It’s Okay — I’m On the List

This scene is in so many movies and TV shows. People arrive at a hot party or an exclusive club. Don’t worry, one tells the other, I got this. We’re on the list. On the list, like those were the magic words, the abracadabra or open sesame of nightlife exclusivity.

They pull up to the bouncer — a scary looking man usually, larger than them, but also who is this guy? Why is this his job? He was probably kicked out of his hardcore biker gang otherwise he wouldn’t do this, so really how scary is he? But I digress — they approach the bouncer. They say the password: we’re on the list.

The bouncer checks the list. “I don’t see anything here.”

“We know the owner,” one of them might say. Or the performer or the most famous person who is already on the guest list. Whoever they are, they know them. Or one of them does.

“No way,” the bouncer insists.

And then somehow, as if by magic, the person appears.

“It’s okay, they’re with me,” they’ll say. Or: “they’re good.” Or some variation of that. Then all is forgiven. The minor discomfort with the bouncer melts away as the people enter the party and feel the fate of the night before them.

Oh, the sweet, cool privilege of saying “I’m on the list.” Anything and everything feels possible when you’re on the list. The party is sweeter, the drinks stronger, and the flirts hotter. You feel hotter when you are on the list.

Let me tell you from experience that the privilege of being on the list is such a powerful feeling. It feels like you are wielding the biggest sword among such little peasants in a village.

My very sweet boyfriend works as a VJ (and a super good one, too, so talk to him if you want visuals — oh, and don’t ask me what a VJ is, just google it and know that I let him inside of mine). He works at clubs and events, so he has given me this privileged experience a few times. I get to walk straight up to the door and say “I’m on the list” and, reader, I am. It feels amazingly cool to brush my hair off my shoulders and walk right in, sometimes with extra privileges like free drinks and hanging out in the DJ booth while mi novio works. I look like the coolest girl at the club and I don’t have to pay a dime. Fuck your bottle service. I was on the list!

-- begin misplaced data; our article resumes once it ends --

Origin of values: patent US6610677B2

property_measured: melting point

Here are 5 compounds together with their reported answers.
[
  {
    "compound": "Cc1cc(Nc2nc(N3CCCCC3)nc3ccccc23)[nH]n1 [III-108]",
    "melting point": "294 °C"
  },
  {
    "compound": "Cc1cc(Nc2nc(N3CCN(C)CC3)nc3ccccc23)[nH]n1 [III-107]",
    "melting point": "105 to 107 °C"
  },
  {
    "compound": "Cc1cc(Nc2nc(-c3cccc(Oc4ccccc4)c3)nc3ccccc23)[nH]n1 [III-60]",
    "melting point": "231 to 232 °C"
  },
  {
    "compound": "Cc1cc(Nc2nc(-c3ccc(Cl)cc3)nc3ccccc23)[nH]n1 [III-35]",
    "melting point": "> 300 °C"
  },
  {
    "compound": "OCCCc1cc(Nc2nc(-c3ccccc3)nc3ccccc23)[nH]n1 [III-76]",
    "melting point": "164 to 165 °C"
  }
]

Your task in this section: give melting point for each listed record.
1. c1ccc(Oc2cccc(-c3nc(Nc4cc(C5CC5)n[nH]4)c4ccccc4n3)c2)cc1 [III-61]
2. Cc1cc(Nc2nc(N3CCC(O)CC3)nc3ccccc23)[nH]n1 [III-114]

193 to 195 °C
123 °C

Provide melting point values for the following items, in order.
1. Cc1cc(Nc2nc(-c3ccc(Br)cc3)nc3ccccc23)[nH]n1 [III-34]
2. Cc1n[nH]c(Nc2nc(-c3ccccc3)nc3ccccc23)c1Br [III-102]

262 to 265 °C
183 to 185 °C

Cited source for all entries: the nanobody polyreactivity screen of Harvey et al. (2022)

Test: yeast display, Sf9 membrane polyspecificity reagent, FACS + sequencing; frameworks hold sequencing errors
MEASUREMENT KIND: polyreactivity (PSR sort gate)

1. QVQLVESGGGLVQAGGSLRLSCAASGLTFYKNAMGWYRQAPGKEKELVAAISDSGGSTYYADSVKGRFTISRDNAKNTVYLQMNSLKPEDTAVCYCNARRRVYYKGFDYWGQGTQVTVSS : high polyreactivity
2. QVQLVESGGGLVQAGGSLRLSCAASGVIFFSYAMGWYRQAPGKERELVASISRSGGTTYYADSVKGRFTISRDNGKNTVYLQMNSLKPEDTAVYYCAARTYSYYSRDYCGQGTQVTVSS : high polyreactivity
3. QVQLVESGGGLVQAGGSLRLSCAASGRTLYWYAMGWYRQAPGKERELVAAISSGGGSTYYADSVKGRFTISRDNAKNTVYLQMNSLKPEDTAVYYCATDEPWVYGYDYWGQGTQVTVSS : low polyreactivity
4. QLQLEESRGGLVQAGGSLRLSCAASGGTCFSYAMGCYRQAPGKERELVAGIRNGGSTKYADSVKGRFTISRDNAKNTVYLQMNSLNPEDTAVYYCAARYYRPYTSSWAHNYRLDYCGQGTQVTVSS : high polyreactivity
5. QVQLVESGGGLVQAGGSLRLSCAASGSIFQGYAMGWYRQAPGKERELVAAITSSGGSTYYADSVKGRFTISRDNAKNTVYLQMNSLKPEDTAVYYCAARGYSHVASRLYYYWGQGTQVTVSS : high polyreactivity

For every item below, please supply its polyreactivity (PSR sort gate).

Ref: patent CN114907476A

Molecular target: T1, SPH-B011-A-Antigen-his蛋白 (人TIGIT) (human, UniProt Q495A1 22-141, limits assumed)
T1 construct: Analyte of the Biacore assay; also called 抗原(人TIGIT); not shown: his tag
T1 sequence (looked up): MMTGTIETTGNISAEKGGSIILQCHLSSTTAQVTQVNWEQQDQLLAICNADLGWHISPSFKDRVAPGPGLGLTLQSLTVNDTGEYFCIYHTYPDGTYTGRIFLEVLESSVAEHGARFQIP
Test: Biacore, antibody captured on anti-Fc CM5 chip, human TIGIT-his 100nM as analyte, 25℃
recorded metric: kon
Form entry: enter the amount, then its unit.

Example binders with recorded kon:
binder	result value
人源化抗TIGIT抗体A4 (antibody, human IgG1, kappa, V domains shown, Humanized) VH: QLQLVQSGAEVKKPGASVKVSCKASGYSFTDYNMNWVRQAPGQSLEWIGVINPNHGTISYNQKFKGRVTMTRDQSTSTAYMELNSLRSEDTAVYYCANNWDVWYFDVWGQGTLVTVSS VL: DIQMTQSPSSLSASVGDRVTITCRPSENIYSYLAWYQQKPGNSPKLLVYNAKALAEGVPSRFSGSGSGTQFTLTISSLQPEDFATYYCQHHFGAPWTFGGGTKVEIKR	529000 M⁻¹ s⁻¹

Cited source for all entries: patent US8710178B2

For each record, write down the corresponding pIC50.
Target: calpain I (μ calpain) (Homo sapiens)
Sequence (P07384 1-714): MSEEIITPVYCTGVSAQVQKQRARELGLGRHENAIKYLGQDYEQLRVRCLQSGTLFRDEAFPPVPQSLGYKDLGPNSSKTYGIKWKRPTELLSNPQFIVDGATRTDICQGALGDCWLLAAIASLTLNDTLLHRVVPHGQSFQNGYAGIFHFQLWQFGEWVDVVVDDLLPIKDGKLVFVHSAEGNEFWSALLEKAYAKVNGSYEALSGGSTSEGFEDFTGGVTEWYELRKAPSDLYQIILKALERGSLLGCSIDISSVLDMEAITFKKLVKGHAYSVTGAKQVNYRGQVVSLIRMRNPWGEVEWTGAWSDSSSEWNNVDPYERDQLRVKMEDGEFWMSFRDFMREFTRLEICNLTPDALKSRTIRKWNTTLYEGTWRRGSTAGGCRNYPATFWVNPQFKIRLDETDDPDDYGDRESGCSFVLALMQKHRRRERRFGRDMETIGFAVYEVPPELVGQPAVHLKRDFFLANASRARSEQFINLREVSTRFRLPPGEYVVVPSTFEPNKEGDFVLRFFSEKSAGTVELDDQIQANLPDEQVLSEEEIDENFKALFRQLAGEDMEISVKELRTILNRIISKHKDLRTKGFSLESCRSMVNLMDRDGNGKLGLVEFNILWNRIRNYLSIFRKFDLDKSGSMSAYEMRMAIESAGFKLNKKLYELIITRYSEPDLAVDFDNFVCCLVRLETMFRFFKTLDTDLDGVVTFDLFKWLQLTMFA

Once my friends and I even went to the high-end club he was working at during a blizzard. It was a very spontaneous decision, so we arrived in turtlenecks and snowboots while the other women in line still wore heels and minidresses. We clomped right up to the front and were admitted, no questions asked, while others were screened. We were looking like a couple of Yukon Corneliuses about to turn UP in the club while everyone else was dressed to pretend it wasn’t wintering in Chicago.

I love this new privilege of being on the list. I even got to be “on the list” at Riot Fest this last year and ducked into the press tent that I was allowed entry in to treat me and my cousin to free beers before we saw Bikini Kill. Ah, one could get used to this!

But there was a time when I was not on the list. I’ll never forget it. I once had the exact nightmare scenario I detailed above.

Let’s go back in time to my infamous days living in New York City before I became broke and miserable and had to move back home to figure myself out. But that’s another story (another story or everyone’s Farewell To All That story? You decide).

My dear friend Matt and I were living it up in Brooklyn by having (yes, of course) a rehearsal for a sketch show we were trying to put on. I no longer remember the details of the sketch show, but I remember it was very fun and filled with talented people whose names I no longer know. Anyway! Matt went to college with an amazing woman named Amber who worked on a television show. This was 2015 in New York City, people, and let me tell you this was a popular show!

Side note — remember 2015? What a simple time. It was the last year before hell arrived on Earth in the form of a racist reality-show president and Jennifer Lawrence was still a revered ‘cool girl’. Ah, those were the days.

Anyway, back to our regularly scheduled television show party. They had wrapped season two and were going to have a party to celebrate. She asked Matt if the two of us wanted to go to the party. Um, want to go? Yeah, doy, but how? I can’t imagine this would be as chill as someone’s birthday at a bar.